The Trial and Crucifixion of Jesus: Texts and Commentary

by David W. Chapman / Eckhard J. Schnabel

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Retail: $49.95
Size: 6 x 9 inches
Binding: Paperback
Pages: 867
Pub Date: September 2019
ISBN: 9781683072669
ISBN-13: 9781683072669
Item Number: 072669
Categories: Commentaries; Biblical Studies and Interpretation

Product Description

The Trial and Crucifixion of Jesus is a comprehensive sourcebook for those looking to gain a more robust understanding of this event through the eyes of ancient writers. Featuring extrabiblical primary texts—along with a new translation and commentary by David W. Chapman and Eckhard J. Schnabel— this work is relevant for understanding Jesus’ last days.

The significance of Jesus’ death is apparent from the space that Matthew, Mark, Luke, and John devote to the Passion narrative, from the emphasis of many speeches in the book of Acts, and from the missionary preaching and the theology of the apostle Paul. Exegetical discussions of Jesus’ trial and death have employed biblical (Old Testament) and extrabiblical texts in order to understand the events during the Passover of AD 30 that led to Jesus’ execution by crucifixion. The purpose of this book is to publish the primary texts that have been cited in the scholarly literature as relevant for understanding Jesus’ trial and crucifixion. The texts in the first part deal with Jesus’ trial and interrogation before the Sanhedrin, and the texts in the second part concern Jesus’ trial before Pilate. The texts in part three represent crucifixion as a method of execution in antiquity. For each document, the authors provide the original text (Hebrew, Aramaic, Greek, or Latin), a translation, and commentary. The commentary describes the literary context and the purpose of each document in context before details are clarified, along with observations on the contribution of these texts to understanding Jesus’ trial and crucifixion.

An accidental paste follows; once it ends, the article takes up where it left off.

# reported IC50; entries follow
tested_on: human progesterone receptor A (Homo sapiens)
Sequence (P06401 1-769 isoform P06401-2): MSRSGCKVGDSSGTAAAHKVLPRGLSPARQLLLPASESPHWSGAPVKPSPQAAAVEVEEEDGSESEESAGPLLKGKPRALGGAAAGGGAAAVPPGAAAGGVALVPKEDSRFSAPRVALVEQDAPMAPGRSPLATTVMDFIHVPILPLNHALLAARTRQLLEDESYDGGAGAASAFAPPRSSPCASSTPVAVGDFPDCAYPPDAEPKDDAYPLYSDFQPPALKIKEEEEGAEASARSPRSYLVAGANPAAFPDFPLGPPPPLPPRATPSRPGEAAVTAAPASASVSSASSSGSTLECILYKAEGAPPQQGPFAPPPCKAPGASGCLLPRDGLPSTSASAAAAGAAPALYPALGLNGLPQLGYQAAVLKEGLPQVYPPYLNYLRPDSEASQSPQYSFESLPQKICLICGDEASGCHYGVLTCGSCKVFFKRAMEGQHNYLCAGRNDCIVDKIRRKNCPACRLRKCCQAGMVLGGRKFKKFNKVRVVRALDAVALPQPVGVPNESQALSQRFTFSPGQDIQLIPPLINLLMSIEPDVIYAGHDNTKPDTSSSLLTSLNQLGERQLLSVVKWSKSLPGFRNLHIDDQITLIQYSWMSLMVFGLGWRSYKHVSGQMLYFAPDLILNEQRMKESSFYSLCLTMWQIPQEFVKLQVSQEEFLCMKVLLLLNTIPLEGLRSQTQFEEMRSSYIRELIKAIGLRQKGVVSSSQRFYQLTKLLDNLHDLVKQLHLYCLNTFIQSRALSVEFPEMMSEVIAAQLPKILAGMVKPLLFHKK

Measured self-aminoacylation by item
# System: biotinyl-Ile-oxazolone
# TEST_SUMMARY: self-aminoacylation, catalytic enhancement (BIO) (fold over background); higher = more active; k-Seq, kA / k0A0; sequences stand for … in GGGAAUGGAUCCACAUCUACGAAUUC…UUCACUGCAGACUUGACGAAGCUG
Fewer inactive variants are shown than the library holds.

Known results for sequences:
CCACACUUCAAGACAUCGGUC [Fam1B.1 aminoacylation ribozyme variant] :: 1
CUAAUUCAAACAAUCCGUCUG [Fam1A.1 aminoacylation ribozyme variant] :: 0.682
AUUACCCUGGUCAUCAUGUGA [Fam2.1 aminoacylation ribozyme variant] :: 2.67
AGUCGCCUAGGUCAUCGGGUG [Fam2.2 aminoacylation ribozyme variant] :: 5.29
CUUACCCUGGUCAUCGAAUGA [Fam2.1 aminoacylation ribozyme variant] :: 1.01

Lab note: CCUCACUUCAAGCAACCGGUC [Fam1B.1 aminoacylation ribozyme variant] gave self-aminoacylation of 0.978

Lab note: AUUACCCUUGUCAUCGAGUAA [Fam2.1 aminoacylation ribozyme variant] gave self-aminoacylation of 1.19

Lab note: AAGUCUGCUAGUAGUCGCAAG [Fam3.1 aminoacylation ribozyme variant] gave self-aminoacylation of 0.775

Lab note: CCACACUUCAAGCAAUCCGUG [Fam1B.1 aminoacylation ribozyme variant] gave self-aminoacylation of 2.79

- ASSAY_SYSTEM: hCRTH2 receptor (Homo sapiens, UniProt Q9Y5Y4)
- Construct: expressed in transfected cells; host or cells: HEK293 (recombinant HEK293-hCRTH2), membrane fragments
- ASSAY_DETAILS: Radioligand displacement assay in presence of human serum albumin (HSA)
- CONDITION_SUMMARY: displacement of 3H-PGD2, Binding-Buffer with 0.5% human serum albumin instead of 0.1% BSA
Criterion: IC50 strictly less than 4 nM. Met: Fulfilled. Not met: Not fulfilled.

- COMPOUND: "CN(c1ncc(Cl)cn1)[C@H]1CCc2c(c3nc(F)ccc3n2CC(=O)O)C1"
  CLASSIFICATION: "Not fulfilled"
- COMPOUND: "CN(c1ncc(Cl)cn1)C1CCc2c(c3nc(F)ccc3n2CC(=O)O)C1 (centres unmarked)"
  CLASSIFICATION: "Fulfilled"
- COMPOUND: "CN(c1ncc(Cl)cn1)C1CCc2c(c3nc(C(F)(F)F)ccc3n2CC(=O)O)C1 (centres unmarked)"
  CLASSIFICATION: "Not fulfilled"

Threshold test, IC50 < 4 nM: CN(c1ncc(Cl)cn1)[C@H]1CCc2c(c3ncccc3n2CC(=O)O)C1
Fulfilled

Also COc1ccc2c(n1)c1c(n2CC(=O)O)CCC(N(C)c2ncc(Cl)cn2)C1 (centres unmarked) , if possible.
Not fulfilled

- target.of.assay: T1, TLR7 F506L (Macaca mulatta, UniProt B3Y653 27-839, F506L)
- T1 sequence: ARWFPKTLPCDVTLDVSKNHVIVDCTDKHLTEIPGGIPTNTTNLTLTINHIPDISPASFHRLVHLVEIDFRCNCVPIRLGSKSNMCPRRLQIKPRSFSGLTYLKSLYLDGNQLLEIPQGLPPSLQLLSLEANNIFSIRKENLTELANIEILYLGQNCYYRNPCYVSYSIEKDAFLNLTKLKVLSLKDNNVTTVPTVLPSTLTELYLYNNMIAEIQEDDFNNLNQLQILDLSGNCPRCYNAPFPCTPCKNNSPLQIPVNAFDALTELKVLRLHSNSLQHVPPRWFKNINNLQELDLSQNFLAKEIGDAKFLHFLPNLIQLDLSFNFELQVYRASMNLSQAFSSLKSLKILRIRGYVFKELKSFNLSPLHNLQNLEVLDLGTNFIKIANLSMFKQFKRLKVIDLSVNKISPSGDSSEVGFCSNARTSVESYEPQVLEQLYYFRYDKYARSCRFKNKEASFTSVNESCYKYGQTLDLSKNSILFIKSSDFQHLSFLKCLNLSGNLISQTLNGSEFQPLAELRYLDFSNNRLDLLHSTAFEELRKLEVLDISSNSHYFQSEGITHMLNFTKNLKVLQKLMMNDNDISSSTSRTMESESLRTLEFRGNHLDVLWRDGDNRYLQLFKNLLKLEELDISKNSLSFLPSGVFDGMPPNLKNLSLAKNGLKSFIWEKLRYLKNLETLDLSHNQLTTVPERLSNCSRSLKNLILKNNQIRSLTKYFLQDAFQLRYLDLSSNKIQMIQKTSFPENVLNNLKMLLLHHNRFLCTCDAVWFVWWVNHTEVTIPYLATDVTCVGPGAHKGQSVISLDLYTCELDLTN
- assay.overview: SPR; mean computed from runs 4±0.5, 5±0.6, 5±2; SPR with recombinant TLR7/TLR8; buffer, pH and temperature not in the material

“The Gospel accounts of the trials and crucifixion of Jesus raise many historical questions that have been extensively debated. This book is a unique and invaluable resource for historical study of those events. It collects a very wide range of relevant sources from ancient literature and archaeology, and provides expert commentary on all of them. The availability of all this material within a single volume will be a powerful catalyst for further research.”

—Richard Bauckham, FBA, FRSE
Professor Emeritus, University of St. Andrews
Senior Scholar, Ridley Hall, University of Cambridge

“In The Trial and Crucifixion of Jesus, David Chapman and Eckhard Schnabel have provided readers with a treasure-house of valuable primary data relating to the trials of Jesus before Jewish and Roman authorities and the practice of crucifixion in the Roman world. Of special value are the 462 texts presented in their original language with translation and commentary. Chapman and Schnabel have produced an essential resource that all scholars concerned with the historical Jesus must consult.”

—Craig A. Evans
John Bisagno Distinguished Professor of Christian Origins
Houston Baptist University

“This book is a treasure trove of information about the trial and crucifixion of Jesus. I have referred to it time and again, and have recommended it to both undergraduate and graduate students, who have often commented on how uniquely useful it is. A must for the bookshelves of any New Testament scholar.”

—Simon Gathercole
Reader in New Testament, University of Cambridge
Editor, New Testament Studies
Fellow, Tutor and Director of Studies, Fitzwilliam College

Author Bios

David W. Chapman, PhD (University of Cambridge) is professor of New Testament and Archaeology, Covenant Theological Seminary, Saint Louis, Missouri.

Eckhard J. Schnabel is the Mary F. Rockefeller Distinguished Professor of New Testament Studies at Gordon-Conwell. He is the author of numerous books, commentaries, and essays, including Early Christian Mission, Paul the Missionary, and Der Erste Brief an die Korinther in the Historisch-Theologische Auslegung commentary series.
Editor currently resides in Topsfield, Massachusetts.